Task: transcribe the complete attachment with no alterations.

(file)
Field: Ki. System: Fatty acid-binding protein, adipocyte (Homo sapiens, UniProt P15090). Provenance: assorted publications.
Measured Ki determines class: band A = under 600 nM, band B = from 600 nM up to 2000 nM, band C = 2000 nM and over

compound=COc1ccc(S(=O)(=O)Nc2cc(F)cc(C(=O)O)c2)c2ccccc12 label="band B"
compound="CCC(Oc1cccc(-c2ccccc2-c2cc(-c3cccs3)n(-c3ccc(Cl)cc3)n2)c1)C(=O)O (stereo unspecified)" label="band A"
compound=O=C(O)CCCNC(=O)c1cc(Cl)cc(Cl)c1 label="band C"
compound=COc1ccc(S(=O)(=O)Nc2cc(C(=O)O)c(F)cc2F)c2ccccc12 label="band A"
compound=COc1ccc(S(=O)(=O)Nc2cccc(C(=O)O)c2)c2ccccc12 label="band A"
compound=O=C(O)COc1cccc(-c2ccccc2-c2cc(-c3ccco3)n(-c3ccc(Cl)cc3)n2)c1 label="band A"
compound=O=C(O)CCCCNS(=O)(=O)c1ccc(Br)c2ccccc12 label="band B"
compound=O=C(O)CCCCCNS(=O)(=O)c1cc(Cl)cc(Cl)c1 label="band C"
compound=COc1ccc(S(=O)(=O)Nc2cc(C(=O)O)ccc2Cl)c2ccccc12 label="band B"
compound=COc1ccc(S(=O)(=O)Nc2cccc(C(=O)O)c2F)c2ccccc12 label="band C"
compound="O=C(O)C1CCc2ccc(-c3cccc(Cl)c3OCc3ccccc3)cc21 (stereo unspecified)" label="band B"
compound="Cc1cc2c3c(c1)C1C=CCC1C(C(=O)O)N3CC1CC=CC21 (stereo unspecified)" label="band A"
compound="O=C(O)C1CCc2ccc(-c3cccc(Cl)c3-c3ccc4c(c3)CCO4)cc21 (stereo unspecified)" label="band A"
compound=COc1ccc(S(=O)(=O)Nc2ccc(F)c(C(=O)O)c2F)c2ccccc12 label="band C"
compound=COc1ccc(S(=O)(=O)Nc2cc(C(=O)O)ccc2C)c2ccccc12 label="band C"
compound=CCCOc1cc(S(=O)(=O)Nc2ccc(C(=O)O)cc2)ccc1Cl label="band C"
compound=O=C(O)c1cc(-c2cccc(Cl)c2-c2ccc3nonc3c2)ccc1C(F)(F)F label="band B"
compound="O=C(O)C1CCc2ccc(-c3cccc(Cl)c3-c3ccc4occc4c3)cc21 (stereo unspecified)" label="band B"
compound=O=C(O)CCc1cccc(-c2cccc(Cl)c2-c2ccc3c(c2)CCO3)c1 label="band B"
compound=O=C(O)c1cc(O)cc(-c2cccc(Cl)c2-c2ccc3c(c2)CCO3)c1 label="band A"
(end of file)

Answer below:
Field: Ki. System: Fatty acid-binding protein, adipocyte (Homo sapiens, UniProt P15090). Provenance: assorted publications.
Measured Ki determines class: band A = under 600 nM, band B = from 600 nM up to 2000 nM, band C = 2000 nM and over

compound=COc1ccc(S(=O)(=O)Nc2cc(F)cc(C(=O)O)c2)c2ccccc12 label="band B"
compound="CCC(Oc1cccc(-c2ccccc2-c2cc(-c3cccs3)n(-c3ccc(Cl)cc3)n2)c1)C(=O)O (stereo unspecified)" label="band A"
compound=O=C(O)CCCNC(=O)c1cc(Cl)cc(Cl)c1 label="band C"
compound=COc1ccc(S(=O)(=O)Nc2cc(C(=O)O)c(F)cc2F)c2ccccc12 label="band A"
compound=COc1ccc(S(=O)(=O)Nc2cccc(C(=O)O)c2)c2ccccc12 label="band A"
compound=O=C(O)COc1cccc(-c2ccccc2-c2cc(-c3ccco3)n(-c3ccc(Cl)cc3)n2)c1 label="band A"
compound=O=C(O)CCCCNS(=O)(=O)c1ccc(Br)c2ccccc12 label="band B"
compound=O=C(O)CCCCCNS(=O)(=O)c1cc(Cl)cc(Cl)c1 label="band C"
compound=COc1ccc(S(=O)(=O)Nc2cc(C(=O)O)ccc2Cl)c2ccccc12 label="band B"
compound=COc1ccc(S(=O)(=O)Nc2cccc(C(=O)O)c2F)c2ccccc12 label="band C"
compound="O=C(O)C1CCc2ccc(-c3cccc(Cl)c3OCc3ccccc3)cc21 (stereo unspecified)" label="band B"
compound="Cc1cc2c3c(c1)C1C=CCC1C(C(=O)O)N3CC1CC=CC21 (stereo unspecified)" label="band A"
compound="O=C(O)C1CCc2ccc(-c3cccc(Cl)c3-c3ccc4c(c3)CCO4)cc21 (stereo unspecified)" label="band A"
compound=COc1ccc(S(=O)(=O)Nc2ccc(F)c(C(=O)O)c2F)c2ccccc12 label="band C"
compound=COc1ccc(S(=O)(=O)Nc2cc(C(=O)O)ccc2C)c2ccccc12 label="band C"
compound=CCCOc1cc(S(=O)(=O)Nc2ccc(C(=O)O)cc2)ccc1Cl label="band C"
compound=O=C(O)c1cc(-c2cccc(Cl)c2-c2ccc3nonc3c2)ccc1C(F)(F)F label="band B"
compound="O=C(O)C1CCc2ccc(-c3cccc(Cl)c3-c3ccc4occc4c3)cc21 (stereo unspecified)" label="band B"
compound=O=C(O)CCc1cccc(-c2cccc(Cl)c2-c2ccc3c(c2)CCO3)c1 label="band B"
compound=O=C(O)c1cc(O)cc(-c2cccc(Cl)c2-c2ccc3c(c2)CCO3)c1 label="band A"